Human Rights Watch criticises Putin presidential bid | world | Hindustan Times
Today in New Delhi, India
Dec 08, 2016-Thursday
-°C
New Delhi
  • Humidity
    -
  • Wind
    -

Human Rights Watch criticises Putin presidential bid

world Updated: Jan 23, 2012 10:23 IST

IANS
Highlight Story

Human Rights Watch (HRW) has said the decision of Russian prime minister Vladimir Putin to run for presidency once again ruins "the prospect of much-needed political reform".


"The announcement in September that prime minister Vladimir Putin would run for president in 2012 led most analysts to believe that his election is a foregone conclusion, and cast a shadow over the prospect of much-needed political reform," the international rights monitor said in its annual statement.


It also expressed concern about the fact that the government refused to register new political parties before the parliamentary elections on Dec 4, 2011.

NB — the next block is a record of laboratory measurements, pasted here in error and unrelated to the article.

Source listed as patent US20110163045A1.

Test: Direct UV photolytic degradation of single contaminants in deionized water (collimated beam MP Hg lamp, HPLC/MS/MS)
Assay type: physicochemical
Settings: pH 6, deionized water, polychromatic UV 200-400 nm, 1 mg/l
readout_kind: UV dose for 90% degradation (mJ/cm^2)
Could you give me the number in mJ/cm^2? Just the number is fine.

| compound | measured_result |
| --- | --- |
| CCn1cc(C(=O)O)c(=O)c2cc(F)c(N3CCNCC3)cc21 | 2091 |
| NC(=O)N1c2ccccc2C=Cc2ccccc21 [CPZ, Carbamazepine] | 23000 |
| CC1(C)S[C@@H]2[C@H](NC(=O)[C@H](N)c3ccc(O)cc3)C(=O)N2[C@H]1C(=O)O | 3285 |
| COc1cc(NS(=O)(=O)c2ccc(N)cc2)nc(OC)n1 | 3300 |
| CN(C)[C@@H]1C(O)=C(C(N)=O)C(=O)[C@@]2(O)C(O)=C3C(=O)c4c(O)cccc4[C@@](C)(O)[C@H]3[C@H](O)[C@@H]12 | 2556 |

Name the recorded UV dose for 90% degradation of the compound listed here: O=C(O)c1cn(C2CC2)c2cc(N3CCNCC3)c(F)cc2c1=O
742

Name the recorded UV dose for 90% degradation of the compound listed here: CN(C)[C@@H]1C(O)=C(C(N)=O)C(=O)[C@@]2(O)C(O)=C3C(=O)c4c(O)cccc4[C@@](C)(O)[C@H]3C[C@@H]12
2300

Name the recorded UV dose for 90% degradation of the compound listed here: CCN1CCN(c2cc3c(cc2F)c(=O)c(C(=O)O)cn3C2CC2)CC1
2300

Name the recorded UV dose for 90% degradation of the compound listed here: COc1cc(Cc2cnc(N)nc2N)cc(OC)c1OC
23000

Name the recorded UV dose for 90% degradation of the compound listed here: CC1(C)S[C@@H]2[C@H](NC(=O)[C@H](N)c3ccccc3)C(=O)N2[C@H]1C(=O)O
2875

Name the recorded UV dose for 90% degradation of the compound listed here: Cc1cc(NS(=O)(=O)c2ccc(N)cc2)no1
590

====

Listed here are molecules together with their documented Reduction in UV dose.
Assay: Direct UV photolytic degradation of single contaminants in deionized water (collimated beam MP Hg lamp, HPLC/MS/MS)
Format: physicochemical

"However in 2011, as in previous election periods, pro-government parties benefitted from disproportionate access to media and abuse of administrative resources, resulting again in an uncompetitive electoral environment," the statement said.

HRW has criticised Russian authorities not only for elections but also for the lack of political competition.

Activists also expressed concern about attacks on human rights defenders in Russia. This is especially true about the North Caucasus, where law enforcement in 2011 failed to investigate such crimes effectively, HRW said.

In addition, human rights activists point to the facts that hundreds of families living in the Adler region of Sochi have lost their property through state expropriations because of the preparations for the 2014 Winter Olympics.

"The regional government provided most homeowners with compensation, but in many cases these amounts and expropriation procedures were neither fair nor transparent," the statement said.

However, it also noted that steps had been taken towards liberalisation, such as President Dmitry Medvedev's decision in June to lower the threshold of votes for a party to be represented in parliament.